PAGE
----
Tunisia’s healthcare system, like its politics, neglects the poorest in society
Recruiting patients from disadvantaged areas to regulate services would put power into the hands of ordinary people and help address stubborn inequality
Ten years after the revolution in Tunisia that ended the rule of Zine El Abidine Ben Ali, it is clear from the resurgence of street protests that while Tunisia has been praised for its progress on personal liberties and freedom of speech, the fulfilment of much-needed socio-economic rights still lags behind.
The right to health, affirmed in the constitution of 2014, is a prime example of this. The pandemic demonstrated the deepening inequalities in access to healthcare and social security services in the country.
There is an absence of strategy and resources, marked by the sparse funding provided to the ministry of health, which constitutes less than 6% of the state’s budget.
Apart from some aid distribution at the onset of the crisis, handed out in a rather chaotic manner to the families most in need, the authorities' response has been primarily security-centred. This was clear in the repression of the January riots, which involved young people in working-class neighbourhoods and marginalised areas.
There is still no long-term strategy to reform the healthcare sector and its blatant regional disparities. Tunisians are suffering from a high level of mortality, with over 11.000 deaths since the start of the pandemic. Shortages of ICU beds, confirmed by statements from the Ministry of Health, have been recorded along with irregularities in the slow and inequitable roll out of COVID-19 vaccinations.
The privileges of coastal cities
The long-existing disparities between Tunisia’s more privileged coastal cities and the less developed border regions, or between affluent areas and the many working-class neighbourhoods of the bigger cities, have never been really addressed.
Until October 2020, Kasserine, a neglected city of half a million inhabitants near Algeria, had no laboratories for COVID testing.
The shortage of medical specialists and resuscitation beds predates the pandemic. In 2019, according to the ministry of health, Kasserine had only 11 obstetrician-gynaecologists as opposed to 54 in a comparable population in the coastal governorate of Monastir.
The coastal city of Sousse has 338 medical specialists working in the public sector, while Tataouine in south-eastern Tunisia only has one. Access to medication in the latter city is also compromised, with a majority of people (70%) saying that they can never find prescribed medications.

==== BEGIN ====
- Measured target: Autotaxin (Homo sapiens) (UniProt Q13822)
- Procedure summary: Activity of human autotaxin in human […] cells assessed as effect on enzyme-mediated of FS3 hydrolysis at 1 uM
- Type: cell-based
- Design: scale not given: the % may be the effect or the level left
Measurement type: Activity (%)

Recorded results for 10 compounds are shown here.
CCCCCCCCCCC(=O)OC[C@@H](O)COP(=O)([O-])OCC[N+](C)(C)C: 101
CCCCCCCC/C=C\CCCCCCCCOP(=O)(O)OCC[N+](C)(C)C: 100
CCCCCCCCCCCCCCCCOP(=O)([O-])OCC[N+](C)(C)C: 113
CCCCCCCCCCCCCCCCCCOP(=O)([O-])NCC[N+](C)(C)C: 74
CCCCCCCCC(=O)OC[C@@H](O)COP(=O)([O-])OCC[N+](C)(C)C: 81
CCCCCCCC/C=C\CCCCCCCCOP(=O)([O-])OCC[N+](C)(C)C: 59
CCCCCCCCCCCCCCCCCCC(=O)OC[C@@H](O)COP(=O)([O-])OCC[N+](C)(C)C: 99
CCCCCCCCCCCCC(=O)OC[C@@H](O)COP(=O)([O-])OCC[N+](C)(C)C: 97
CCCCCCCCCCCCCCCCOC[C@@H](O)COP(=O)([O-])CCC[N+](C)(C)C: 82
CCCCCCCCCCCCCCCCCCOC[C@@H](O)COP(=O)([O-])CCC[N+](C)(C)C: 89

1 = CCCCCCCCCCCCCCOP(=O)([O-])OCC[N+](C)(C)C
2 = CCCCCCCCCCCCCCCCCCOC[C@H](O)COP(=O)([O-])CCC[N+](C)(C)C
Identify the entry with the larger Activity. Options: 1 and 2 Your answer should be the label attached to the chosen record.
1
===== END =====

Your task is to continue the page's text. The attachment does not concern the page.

International Alert, the peacebuilding organisation we serve, works with young people from working-class neighbourhoods to address the marginalisation they are confronted with. We have seen time and again how these young people are overlooked in discussions around health, and regarded as non-priority, for not being at risk of chronic diseases and presumed to be in good health.
We recently supported 25 young people under 30 to create an evaluation system, allowing these undercover or ‘mystery’ patients to become healthcare regulators, in order to test whether it would drive improvements in standards and equality of access. It was piloted in three traditionally under-resourced areas: a working-class neighbourhood in Greater Tunis, a municipality in Kasserine and another in Tataouine.
The work represents a model for politicians, as it could be readily applied in other underserved Tunisian territories such as Al Kabarya or Ettadhamon, or in countries facing similar challenges to deliver healthcare consistently and equitably, such as Lebanon.
Diagnosing what’s lacking
The experience of being ‘regulated’ by young patients gave professionals an incentive to reflect and change the service they were offering, in order to meet the expectations of those who had developed the evaluation system.
“When we came back to re-evaluate some of the services, many of the doctors were keen on introducing improvements and asked that we delay our re-evaluations until they made the necessary improvements,” recalls Ines Aloui, who enjoyed the experience of sharing and performing an evaluation in Kasserine.
In those discussions, a grace period was given to the health facility, during which it could work on improving its services before a re-assessment would take place. Almost 100 assessments of different healthcare services were conducted between 2019 and 2020, with the facilities often eager to try to improve their results.
Mabrouk Dhakar, part of a regional health delegation in Tataouine, said: “the importance of this initiative lies in its ability to provide us with a diagnosis of what is lacking in public healthcare facilities.”
This citizen diagnostic experience has not only given young people in marginalised areas the platform for the production of accurate, objective and timely appraisals of healthcare facilities in their areas. It has also put them in a different relation of power when engaging with local authorities. Usually seen as perpetrators of delinquency and crime in their neighbourhoods, they have proven again their ability to be ‘reinvented’ as informed collaborators involved in the discussion around the improvement of public services.
It doesn’t have to be bureaucrats and politicians holding all the power to inform the public about the implementation and impact of policies. The success of this project can be a model for meeting the needs and expectations of marginalised groups such as disabled patients, migrant groups, sexual minorities, and others facing barriers. Inclusive politics and mechanisms for participatory democracy are the treatments Tunisia needs for its democratic transition to be realised.
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